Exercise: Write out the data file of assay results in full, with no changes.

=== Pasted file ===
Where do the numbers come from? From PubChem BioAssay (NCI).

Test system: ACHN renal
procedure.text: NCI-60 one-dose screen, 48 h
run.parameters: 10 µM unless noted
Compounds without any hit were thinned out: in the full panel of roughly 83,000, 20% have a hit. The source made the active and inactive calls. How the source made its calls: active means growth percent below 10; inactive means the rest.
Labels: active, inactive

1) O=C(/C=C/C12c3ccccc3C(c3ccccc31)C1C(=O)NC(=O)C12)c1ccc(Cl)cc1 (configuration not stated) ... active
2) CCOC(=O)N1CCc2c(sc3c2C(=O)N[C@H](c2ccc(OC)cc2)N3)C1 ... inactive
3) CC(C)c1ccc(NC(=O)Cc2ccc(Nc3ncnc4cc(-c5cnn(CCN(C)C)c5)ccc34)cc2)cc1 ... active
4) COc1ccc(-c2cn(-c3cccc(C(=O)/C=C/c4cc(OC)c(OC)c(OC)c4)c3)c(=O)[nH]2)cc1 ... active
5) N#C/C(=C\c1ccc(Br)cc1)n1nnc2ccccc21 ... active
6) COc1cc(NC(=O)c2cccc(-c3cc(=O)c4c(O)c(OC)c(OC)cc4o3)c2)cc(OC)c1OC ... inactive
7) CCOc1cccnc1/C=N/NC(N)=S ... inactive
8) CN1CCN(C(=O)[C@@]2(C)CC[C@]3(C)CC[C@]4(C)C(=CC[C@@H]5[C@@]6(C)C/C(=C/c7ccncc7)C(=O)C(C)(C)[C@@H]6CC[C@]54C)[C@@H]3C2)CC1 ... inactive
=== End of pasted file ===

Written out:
Where do the numbers come from? From PubChem BioAssay (NCI).

Test system: ACHN renal
procedure.text: NCI-60 one-dose screen, 48 h
run.parameters: 10 µM unless noted
Compounds without any hit were thinned out: in the full panel of roughly 83,000, 20% have a hit. The source made the active and inactive calls. How the source made its calls: active means growth percent below 10; inactive means the rest.
Labels: active, inactive

1) O=C(/C=C/C12c3ccccc3C(c3ccccc31)C1C(=O)NC(=O)C12)c1ccc(Cl)cc1 (configuration not stated) ... active
2) CCOC(=O)N1CCc2c(sc3c2C(=O)N[C@H](c2ccc(OC)cc2)N3)C1 ... inactive
3) CC(C)c1ccc(NC(=O)Cc2ccc(Nc3ncnc4cc(-c5cnn(CCN(C)C)c5)ccc34)cc2)cc1 ... active
4) COc1ccc(-c2cn(-c3cccc(C(=O)/C=C/c4cc(OC)c(OC)c(OC)c4)c3)c(=O)[nH]2)cc1 ... active
5) N#C/C(=C\c1ccc(Br)cc1)n1nnc2ccccc21 ... active
6) COc1cc(NC(=O)c2cccc(-c3cc(=O)c4c(O)c(OC)c(OC)cc4o3)c2)cc(OC)c1OC ... inactive
7) CCOc1cccnc1/C=N/NC(N)=S ... inactive
8) CN1CCN(C(=O)[C@@]2(C)CC[C@]3(C)CC[C@]4(C)C(=CC[C@@H]5[C@@]6(C)C/C(=C/c7ccncc7)C(=O)C(C)(C)[C@@H]6CC[C@]54C)[C@@H]3C2)CC1 ... inactive